Nvidia PhysX source code now available on GitHub

… well, it’s available if you agree to some terms and whatnot.

https://developer.nvidia.com/physx-source-github. But hey, it’s a start.

On twitter?

It’s gonna be hard to put the whole code in series of 140 characters tweets :wink:

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You dont want physx anyway :stuck_out_tongue: Bullet has way more stable behaviour:)

Kinda tempted to test the 3.00 prefeatures in the unstable

Is it sarcastic or not? I’m a n00b in physics, but I think PhysX has more features. Am I mistaken? :chimpanzee_woot:

But it misses basic sanity checks,

like if two objects collide that the total energy in the system must stay roughly the same.

Ever saw physx vehicles in action? No thanks.

Any idea why they do that?

Well the same reason as always, performance.
“Hey we know its wrong, but its super fast wrong”
I would say there are reasons you rarely if at all see phys outside of games, while bullet is often used in simulation context for robots and similar.

I’m 1000% speculating, but having written my own physics engine from scratch, I can guess a few things.

There is a form of physics engine (this is what mine uses) where you let objects interpenetrate just slightly and then use collision resolution to ‘fix’ it. So your objects are kind of constantly falling just slightly into what they are sitting on and then getting corrected. When they are stable, the motions are really small and the objects go to sleep anyway. (I also use annealing in my engine to improve accuracy of individual collisions as ‘temperature’ goes down… ie: the less they move the more accurate they move… but I digress.)

The main benefit of an approach like this is that it’s stupid-simple to run objects in parallel. Everyone moves, everyone collides, everyone repulses a bit… and each stage can be multi-core parallelized. The GPU based physics approaches I’ve seen operate pretty much this way also. Throw the acceleration, velocity, and position updates at all the cores. Then throw collision detection at all the cores… then throw restitution at all the cores. Any errors get sorted out the next frame, or the next.

The downside is that you have no real control over the “total energy”… because you have no idea what the total energy is. (The object physics is done one object at a time.) And even if you did know, tiny impulse errors would ruin you.

(…this is why stacking objects in my physics engine sometimes explodes and said objects end up all over the place.)

I can only guess that PhysX might be doing something similar though honestly I haven’t looked even slightly.

I’ll tell you what, though… every time I see this type of instability in “professional” physics engines, it gives me a unique sense of glee. When I walk into a room in Fallout 3 and some object is clanking around trying to settle… I give a silent cheer. :slight_smile:

Wait. Are you trying to tell me that all that “PHYSICS ACCURATE NVIDIA PHYSX ULTRA REALISITC GEFORCE POWERED” is a lie?

My gaming life is ruined! :chimpanzee_cry:

Well, there is no way to do accurate physics on a computer in real time with more than two bodies… something’s gotta give.

bullet does work the same way btw. So that can’t be it alone, maybee bullet has a verify phase after the overlap calulation? I dont know.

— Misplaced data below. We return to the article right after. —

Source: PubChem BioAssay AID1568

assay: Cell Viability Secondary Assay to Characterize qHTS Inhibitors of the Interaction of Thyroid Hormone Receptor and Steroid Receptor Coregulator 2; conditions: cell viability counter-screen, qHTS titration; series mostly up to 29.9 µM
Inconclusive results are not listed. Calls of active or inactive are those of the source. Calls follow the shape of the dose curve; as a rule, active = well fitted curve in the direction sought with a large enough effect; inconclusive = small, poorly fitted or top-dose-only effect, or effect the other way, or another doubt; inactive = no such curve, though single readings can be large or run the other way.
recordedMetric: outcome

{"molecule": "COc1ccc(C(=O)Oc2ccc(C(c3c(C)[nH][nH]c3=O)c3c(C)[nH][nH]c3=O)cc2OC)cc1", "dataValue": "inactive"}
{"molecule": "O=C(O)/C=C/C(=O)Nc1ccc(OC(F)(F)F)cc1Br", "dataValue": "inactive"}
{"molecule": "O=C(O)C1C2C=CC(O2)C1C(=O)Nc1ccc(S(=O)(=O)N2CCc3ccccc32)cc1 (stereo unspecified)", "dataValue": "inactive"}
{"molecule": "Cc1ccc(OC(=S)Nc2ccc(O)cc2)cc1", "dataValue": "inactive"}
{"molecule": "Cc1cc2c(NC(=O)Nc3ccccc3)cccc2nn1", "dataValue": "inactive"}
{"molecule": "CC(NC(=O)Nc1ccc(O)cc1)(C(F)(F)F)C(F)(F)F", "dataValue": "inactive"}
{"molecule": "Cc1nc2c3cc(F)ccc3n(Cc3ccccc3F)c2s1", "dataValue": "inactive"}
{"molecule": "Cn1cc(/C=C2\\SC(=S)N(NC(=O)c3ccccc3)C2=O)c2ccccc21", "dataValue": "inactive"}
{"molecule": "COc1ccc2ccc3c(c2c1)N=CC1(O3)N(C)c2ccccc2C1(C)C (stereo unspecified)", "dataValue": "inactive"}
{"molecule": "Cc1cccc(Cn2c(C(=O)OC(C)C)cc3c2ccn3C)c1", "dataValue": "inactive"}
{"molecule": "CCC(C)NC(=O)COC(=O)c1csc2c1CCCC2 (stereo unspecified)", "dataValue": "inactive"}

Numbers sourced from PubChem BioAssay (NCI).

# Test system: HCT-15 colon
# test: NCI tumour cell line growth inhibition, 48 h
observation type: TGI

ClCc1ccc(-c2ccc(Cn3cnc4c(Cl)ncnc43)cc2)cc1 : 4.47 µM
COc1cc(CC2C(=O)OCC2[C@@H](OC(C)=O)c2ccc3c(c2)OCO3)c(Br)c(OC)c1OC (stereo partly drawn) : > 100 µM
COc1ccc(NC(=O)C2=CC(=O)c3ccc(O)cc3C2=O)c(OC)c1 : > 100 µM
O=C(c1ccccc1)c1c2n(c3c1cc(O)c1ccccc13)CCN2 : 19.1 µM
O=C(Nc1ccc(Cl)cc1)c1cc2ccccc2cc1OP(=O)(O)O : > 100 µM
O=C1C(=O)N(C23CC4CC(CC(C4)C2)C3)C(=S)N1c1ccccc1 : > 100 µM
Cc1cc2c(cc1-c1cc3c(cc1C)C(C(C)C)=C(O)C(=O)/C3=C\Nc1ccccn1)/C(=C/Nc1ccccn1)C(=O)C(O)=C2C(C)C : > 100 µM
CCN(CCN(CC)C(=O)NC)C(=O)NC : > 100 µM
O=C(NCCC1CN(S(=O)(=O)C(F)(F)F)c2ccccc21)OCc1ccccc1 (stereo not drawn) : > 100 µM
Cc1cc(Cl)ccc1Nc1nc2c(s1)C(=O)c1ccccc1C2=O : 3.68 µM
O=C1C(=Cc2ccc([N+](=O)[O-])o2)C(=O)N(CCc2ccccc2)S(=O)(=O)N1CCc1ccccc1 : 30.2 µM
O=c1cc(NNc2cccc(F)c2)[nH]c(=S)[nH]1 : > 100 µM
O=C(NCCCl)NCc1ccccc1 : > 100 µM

Btw apparently it does even on gpu not have problems with stuff stacking several boxes high.

I understood that bullet used a jacobian to solve multiple constraints at the same time… but admittedly I don’t understand how a jacobian really works so I could be wrong.

Also, sweep tests implies that it wants to stop objects before they penetrate… which is another type of physics engine resolver.

With the type of physics engine I’m talking about, it’s easy to see why things get unstable even with just two or three boxes stacked. Stacked boxes slide down a little in a frame. The bottom one interpenetrates the ground slightly and so is pushed up. The second box is now penetrating the first by double the amount and must be pushed up twice as much… and so on up to the next box. Eventually someone wants to blow up. It’s especially nasty if you can’t accurately determine the flatness of the different layers, ie: the restitution forces are slightly non-vertical… things vibrate and slide apart.

A different type of resolver doesn’t operate this way. It detects that the objects will penetrate but stops them short of doing so… thus you don’t have to overcorrect everyone in the stack since none of them actually moved at all. It’s just more complicated… or at least I could never wrap my head around it in 3D.

It could be that my engine’s problem is something else… but while I could stack one crate on another if I was very careful and centered it carefully, I could rarely stack a chair on a table and never stack a table on a table (mesh accurate collisions in both cases). (Note: I have an approach for fixing this in my case… but it’s beyond the scope of this post. :))

Did you notice the margin bullet uses? It is basically exactly usefull for stabilizing this kind of problems.

As mentioned earlier, I know next to nothing about bullet. I think the proper spelling is “bullet”… and that it’s a physics engine.

That is the sum total of my knowledge about bullet other than reading articles on Jacobian matrixes and how they are supposedly used in physics engines like bullet. But perhaps those are totally wrong.